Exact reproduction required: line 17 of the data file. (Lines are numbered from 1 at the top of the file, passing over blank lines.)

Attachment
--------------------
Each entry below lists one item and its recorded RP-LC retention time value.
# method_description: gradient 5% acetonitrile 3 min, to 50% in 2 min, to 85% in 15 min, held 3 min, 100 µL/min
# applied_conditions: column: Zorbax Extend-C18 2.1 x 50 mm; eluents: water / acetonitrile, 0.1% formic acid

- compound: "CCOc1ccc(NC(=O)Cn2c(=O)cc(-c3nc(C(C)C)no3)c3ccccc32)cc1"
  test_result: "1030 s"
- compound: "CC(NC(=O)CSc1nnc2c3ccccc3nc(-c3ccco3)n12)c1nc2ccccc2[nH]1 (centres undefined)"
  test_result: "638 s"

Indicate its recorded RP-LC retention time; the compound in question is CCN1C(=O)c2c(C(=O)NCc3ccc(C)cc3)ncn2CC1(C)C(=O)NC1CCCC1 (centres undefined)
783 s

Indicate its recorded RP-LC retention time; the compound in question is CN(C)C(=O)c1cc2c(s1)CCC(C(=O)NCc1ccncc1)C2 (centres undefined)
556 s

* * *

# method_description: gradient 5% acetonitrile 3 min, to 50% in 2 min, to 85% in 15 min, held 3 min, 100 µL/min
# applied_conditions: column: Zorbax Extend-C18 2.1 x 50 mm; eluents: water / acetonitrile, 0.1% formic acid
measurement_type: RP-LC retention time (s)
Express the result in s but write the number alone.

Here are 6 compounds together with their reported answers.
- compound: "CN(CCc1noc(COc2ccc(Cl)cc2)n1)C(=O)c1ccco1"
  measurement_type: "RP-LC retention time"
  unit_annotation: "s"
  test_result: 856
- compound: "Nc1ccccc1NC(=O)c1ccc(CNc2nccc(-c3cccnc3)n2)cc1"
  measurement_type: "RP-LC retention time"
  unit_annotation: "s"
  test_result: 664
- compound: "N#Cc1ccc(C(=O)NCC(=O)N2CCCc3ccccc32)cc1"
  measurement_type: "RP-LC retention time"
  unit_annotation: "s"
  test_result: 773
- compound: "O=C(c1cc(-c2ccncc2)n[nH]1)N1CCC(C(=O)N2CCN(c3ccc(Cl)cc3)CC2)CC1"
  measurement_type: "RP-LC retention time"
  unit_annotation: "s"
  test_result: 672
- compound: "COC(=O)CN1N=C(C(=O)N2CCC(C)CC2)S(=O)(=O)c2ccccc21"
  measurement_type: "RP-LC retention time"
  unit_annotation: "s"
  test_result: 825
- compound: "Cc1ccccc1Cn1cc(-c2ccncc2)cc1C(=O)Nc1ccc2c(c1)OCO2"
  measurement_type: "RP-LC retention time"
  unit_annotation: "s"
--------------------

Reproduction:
Here are 6 compounds together with their reported answers.